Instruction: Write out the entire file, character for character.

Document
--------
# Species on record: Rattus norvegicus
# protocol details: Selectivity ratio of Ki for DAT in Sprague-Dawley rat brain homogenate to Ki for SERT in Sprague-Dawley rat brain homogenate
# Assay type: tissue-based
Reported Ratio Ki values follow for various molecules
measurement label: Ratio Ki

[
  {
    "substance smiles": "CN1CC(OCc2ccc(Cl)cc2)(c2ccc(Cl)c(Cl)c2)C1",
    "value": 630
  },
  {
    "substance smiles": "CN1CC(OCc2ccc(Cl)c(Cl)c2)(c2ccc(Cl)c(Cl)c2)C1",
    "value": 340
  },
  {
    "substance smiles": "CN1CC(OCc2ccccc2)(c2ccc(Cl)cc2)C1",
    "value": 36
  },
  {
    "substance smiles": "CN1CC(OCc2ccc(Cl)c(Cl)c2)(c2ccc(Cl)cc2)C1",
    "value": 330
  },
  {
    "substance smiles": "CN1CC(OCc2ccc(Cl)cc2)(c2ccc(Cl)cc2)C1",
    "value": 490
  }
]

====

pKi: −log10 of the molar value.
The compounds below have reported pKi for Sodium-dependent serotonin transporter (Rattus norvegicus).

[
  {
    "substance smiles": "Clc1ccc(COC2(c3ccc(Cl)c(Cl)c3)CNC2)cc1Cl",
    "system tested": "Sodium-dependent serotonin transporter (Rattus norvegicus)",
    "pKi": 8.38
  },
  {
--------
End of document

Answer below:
# Species on record: Rattus norvegicus
# protocol details: Selectivity ratio of Ki for DAT in Sprague-Dawley rat brain homogenate to Ki for SERT in Sprague-Dawley rat brain homogenate
# Assay type: tissue-based
Reported Ratio Ki values follow for various molecules
measurement label: Ratio Ki

[
  {
    "substance smiles": "CN1CC(OCc2ccc(Cl)cc2)(c2ccc(Cl)c(Cl)c2)C1",
    "value": 630
  },
  {
    "substance smiles": "CN1CC(OCc2ccc(Cl)c(Cl)c2)(c2ccc(Cl)c(Cl)c2)C1",
    "value": 340
  },
  {
    "substance smiles": "CN1CC(OCc2ccccc2)(c2ccc(Cl)cc2)C1",
    "value": 36
  },
  {
    "substance smiles": "CN1CC(OCc2ccc(Cl)c(Cl)c2)(c2ccc(Cl)cc2)C1",
    "value": 330
  },
  {
    "substance smiles": "CN1CC(OCc2ccc(Cl)cc2)(c2ccc(Cl)cc2)C1",
    "value": 490
  }
]

====

pKi: −log10 of the molar value.
The compounds below have reported pKi for Sodium-dependent serotonin transporter (Rattus norvegicus).

[
  {
    "substance smiles": "Clc1ccc(COC2(c3ccc(Cl)c(Cl)c3)CNC2)cc1Cl",
    "system tested": "Sodium-dependent serotonin transporter (Rattus norvegicus)",
    "pKi": 8.38
  },
  {